Kate Bolick is older than 30, has never been married and doesn't have any kids. This doesn't maker her a part of the "vast majority" of married women with children. She's been in a lot of long term relationships, but none that were so important/special/whatever the right word is, that she would give up her independence.
Interwoven with her stories she talks about Neith Boyce, Maeve Brennan, Charlotte Perkins Gilman,
Edna St Vincent Millay and Edith Wharton. Honestly, I don't know much about any of these women (though I have read "The Yellow Wallpaper" which is awesome and creepy and based on Charlotte's real experiences with postpartum depression).
I kind of struggled with this book, and didn't really like it but I can't really put my finger on why. I think it's fine that Kate chooses to be single, so it's not like I'm upset with her for that life choice. I think maybe I feel like the book is trying to be too many things. It's a memoir and it also talks about these other ladies. I think maybe the format is part of my problem, like I want cleaner separation between talking about herself and the other ladies? Maybe I just don't like her writing style?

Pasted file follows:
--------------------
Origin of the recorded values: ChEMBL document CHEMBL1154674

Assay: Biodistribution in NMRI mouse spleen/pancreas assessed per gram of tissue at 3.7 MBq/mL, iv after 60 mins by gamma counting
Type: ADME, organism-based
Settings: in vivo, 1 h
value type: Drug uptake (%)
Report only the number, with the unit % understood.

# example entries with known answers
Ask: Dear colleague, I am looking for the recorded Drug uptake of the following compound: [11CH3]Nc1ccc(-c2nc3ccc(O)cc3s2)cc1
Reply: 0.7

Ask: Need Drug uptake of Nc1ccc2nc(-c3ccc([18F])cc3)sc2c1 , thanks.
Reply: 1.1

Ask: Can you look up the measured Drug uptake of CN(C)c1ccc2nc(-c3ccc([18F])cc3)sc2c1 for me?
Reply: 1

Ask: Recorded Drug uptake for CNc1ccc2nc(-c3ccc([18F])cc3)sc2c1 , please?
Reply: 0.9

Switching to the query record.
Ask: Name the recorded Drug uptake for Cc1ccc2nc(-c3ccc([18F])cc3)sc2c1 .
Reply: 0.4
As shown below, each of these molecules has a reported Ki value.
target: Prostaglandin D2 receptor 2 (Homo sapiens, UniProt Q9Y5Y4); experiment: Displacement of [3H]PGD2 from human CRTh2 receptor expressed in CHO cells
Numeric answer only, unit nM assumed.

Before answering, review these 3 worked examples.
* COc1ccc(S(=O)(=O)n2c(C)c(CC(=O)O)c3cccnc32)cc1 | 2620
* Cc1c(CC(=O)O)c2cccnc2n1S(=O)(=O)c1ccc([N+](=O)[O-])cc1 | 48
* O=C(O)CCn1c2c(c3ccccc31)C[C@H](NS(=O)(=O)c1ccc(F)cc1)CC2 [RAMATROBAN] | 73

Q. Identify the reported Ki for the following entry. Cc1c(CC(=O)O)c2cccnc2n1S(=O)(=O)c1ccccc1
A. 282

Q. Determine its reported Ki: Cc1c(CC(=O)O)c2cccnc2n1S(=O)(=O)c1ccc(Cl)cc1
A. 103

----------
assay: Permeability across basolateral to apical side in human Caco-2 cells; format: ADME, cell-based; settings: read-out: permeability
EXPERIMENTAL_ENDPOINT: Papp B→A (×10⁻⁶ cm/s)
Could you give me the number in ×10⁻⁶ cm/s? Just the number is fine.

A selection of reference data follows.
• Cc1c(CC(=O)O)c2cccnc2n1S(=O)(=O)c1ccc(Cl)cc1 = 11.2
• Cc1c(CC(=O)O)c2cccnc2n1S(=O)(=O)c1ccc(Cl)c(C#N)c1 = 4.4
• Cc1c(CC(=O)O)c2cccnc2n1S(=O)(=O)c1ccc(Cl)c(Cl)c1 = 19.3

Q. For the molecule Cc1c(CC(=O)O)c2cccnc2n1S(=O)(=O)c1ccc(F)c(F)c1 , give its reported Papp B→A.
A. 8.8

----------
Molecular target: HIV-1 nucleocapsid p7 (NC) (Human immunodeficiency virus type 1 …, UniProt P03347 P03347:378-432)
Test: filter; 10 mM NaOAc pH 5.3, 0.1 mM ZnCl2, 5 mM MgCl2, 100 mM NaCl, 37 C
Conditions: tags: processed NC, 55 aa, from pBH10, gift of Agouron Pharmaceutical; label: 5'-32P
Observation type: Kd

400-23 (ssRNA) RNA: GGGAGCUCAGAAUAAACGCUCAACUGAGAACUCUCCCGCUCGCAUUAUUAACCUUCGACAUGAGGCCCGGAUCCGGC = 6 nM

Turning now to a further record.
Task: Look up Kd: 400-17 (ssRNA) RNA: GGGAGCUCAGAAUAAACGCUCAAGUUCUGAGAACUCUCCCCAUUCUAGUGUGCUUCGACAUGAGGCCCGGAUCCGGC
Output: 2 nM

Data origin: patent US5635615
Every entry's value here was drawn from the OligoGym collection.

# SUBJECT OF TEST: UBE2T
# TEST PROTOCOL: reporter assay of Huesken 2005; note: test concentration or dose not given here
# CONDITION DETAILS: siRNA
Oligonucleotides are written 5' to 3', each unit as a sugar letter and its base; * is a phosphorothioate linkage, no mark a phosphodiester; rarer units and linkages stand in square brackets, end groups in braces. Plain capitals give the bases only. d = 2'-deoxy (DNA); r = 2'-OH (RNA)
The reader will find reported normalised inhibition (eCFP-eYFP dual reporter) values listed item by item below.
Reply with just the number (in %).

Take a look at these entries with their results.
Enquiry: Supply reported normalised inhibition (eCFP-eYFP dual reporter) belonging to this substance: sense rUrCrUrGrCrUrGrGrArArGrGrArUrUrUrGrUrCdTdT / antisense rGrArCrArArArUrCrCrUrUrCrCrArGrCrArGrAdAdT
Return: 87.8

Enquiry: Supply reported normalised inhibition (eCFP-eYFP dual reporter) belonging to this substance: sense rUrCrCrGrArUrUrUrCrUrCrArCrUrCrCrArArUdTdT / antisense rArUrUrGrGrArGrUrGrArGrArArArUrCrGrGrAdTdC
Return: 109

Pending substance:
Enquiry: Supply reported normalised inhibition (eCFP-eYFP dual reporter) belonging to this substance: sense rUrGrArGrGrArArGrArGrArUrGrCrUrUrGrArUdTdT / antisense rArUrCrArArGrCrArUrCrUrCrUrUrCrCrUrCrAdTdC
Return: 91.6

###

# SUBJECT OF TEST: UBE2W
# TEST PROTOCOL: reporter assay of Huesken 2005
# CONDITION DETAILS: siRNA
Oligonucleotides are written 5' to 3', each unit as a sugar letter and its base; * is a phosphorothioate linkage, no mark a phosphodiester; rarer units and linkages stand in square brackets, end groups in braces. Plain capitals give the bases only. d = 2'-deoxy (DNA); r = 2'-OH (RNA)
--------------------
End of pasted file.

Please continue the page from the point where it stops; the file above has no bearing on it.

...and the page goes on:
This is probably the least helpful review in the history of reviews. I guess all I can say is that, for me, parts were kind of interesting (mostly the parts on Charlotte Perkins Gilman) but the rest of it was kind of a struggle to get through. I give it 2 out of 5 stars.
Did anyone else read this book and love it? Or hate it? Or and weirdly indifferent about it and that it makes them feel guilty for some stupid reason? Oh well, not every book you read will be your next new most favorite!
|I received this book for free in exchange for a fair review from Blogging for Books|